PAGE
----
Design Your Own Professional Development

Friday, January 20 9AM – 12:30PM

Join eLIS for a constructivist professional development workshop in an “unconference” model to kick-start your use of technology in instruction for the Spring semester. For those unfamiliar, an unconference is an organic, participant-driven professional development event. We will gather together from 9-9:30AM to brainstorm the key topics that participants would like to cover, and then we’ll break out into three one-hour workshops based on the topics the group generates.

Examples of topics we might engage in together:

  • Designing online discussions
  • Choosing technology tools to support learning
  • Using the online environment to support learning
  • Using video and multimedia in your class

Examples of technology tools we may discuss as part of the training:

  • Blackboard Basics
  • Advanced Blackboard topics such as using rubrics or the grade center
  • Using Atomic Learning in your classes
  • Conducting a webinar with Collaborate Ultra
  • Using Kaltura for sharing video in myLesley

Registration will be required. Click here to register.

 

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Blended Learning Case Studies: The Case of the Missed Discussion

During Pump Up Your Pedagogy week, eLIS instructional designers, John McCormick and Jaclyn Travis, presented a workshop for faculty on strategies for creating blended learning activities. Faculty worked through a problem cases together to come up with solutions for common instructional challenges. Below is the case of the missed lecture and a few potential solutions to the problem. Below is the second case faculty reviewed, the missed class discussion due to snow days, and some potential solutions.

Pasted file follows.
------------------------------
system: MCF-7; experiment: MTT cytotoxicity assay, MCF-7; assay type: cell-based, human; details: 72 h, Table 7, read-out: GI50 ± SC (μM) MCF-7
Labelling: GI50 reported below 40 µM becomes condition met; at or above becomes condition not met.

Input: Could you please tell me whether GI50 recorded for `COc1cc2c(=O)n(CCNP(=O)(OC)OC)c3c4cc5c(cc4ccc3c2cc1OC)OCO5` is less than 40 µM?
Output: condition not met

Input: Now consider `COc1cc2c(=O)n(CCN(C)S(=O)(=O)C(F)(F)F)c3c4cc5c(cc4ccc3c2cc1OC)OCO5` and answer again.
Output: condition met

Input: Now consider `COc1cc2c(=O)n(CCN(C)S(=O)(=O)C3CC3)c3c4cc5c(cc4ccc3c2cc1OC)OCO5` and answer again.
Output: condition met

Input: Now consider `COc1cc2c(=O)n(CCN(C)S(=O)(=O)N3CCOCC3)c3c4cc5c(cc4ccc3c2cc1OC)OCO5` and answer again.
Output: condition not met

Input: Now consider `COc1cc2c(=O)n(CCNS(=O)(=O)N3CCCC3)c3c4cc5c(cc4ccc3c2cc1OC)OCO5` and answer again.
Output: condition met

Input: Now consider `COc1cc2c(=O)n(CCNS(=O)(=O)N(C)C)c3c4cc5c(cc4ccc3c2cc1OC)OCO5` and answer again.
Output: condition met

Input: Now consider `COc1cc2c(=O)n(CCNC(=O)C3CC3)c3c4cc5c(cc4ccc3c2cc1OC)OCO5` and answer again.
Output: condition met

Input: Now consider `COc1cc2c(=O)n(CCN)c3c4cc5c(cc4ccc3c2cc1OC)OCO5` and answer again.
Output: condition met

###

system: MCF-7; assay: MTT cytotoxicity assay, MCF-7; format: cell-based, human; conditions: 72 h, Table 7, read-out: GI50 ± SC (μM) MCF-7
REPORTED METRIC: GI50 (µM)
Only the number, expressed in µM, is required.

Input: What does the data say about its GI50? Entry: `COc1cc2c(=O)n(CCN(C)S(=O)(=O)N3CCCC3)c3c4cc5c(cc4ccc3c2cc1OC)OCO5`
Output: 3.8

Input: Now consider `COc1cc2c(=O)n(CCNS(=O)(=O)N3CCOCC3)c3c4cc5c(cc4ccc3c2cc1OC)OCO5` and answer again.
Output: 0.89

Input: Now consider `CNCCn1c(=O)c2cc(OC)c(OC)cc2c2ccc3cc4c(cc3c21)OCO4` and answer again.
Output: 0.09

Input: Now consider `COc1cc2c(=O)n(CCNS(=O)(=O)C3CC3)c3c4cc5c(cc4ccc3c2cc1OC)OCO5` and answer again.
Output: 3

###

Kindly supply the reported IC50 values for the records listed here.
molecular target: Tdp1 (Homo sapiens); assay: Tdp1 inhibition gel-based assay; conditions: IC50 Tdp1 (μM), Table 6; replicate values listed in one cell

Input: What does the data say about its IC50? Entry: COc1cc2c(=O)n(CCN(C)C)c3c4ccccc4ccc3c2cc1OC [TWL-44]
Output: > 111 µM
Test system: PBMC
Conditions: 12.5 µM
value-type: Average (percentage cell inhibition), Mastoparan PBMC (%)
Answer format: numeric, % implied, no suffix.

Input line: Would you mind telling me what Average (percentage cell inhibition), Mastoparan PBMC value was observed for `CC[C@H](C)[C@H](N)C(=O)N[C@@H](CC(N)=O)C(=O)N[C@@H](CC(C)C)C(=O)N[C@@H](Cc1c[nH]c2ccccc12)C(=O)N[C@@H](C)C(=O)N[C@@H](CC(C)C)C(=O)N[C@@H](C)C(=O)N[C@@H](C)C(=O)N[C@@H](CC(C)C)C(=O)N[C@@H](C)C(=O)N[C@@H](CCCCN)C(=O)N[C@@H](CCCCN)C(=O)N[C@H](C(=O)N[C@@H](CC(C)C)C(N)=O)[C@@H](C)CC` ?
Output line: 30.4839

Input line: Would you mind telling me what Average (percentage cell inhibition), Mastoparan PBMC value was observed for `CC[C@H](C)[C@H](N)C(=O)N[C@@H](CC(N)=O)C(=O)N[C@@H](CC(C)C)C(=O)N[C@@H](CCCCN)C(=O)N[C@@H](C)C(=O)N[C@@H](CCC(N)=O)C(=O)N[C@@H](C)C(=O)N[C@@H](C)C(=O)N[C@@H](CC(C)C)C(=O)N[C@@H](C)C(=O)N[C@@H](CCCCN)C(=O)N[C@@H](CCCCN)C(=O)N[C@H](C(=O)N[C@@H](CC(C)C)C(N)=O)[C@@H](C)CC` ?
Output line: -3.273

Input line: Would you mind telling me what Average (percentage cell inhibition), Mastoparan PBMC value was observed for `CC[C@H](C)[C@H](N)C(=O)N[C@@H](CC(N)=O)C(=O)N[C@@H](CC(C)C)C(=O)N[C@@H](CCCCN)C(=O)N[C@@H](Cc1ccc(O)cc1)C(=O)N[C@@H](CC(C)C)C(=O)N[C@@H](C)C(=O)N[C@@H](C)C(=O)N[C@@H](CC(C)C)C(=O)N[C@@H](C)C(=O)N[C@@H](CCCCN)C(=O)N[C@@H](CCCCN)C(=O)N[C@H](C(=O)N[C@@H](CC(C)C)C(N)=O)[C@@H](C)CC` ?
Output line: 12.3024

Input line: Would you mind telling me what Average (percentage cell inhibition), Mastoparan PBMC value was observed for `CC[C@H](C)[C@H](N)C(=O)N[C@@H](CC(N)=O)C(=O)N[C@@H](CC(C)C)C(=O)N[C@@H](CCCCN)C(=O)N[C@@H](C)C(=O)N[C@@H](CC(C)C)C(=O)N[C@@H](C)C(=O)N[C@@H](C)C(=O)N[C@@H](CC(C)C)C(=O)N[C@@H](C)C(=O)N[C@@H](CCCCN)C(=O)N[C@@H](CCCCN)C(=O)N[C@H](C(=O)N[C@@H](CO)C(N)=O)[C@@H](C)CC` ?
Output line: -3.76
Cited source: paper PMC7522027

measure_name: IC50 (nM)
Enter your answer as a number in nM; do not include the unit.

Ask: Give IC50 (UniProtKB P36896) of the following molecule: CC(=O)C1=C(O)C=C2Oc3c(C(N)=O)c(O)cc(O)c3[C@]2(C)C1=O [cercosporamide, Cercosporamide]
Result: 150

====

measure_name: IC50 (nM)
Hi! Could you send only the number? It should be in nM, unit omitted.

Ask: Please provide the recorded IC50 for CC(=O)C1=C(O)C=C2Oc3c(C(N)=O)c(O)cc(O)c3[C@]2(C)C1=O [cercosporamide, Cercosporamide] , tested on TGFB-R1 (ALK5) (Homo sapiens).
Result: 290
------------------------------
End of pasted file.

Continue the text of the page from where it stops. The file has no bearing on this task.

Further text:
The Case:
Professor Michael Sanchez frequently uses small-group and whole-class discussion to engage students in the content of his undergraduate business course. His course meets once a week for 2.5 hours, and due to recent snowstorms, they have now missed two classes in a row. There is one week before the class next meets.

Michael would like his students to engage with each other on the topic of best practices in managing organizations, rather than doing only individual assignments, since it will have been three full weeks of working on their own by the time they next meet. How might you advise him on using the online environment to facilitate discussion in a class of 25 students? How would you recommend he subsequently uses the next face-to-face class?

The Problem:
The students will not have met for 3 weeks unless the online environment is used before the next face-to-face class. The professor’s goal is that his 25 students engage collaboratively on the topic of best practices in managing organizations.

Solution(s):
Because of the large number of students, small groups will have to be a component of any solution. It would be ill-advised to attempt a large online group meeting, whether it be live or asynchronous. Online discussions with this many students would be unwieldy and live sessions would be both difficult to schedule and challenging to achieve the type of engagement one might expect in a face-to-face situation.

A good solution would involve breaking the class into small groups of 3-6. Ideally, students should engage on the topic in an authentic way, so moving beyond a wide-ranging discussion around best practices in managing organizations towards a more articulated, applied activity might work well. For example, each student group could be given a case or problem-like scenario to work on. Groups can then share out their solutions in a common location online, either using text-based or voice-based technology tools. The next face-to-face class could include Q and A or discussion around those solutions.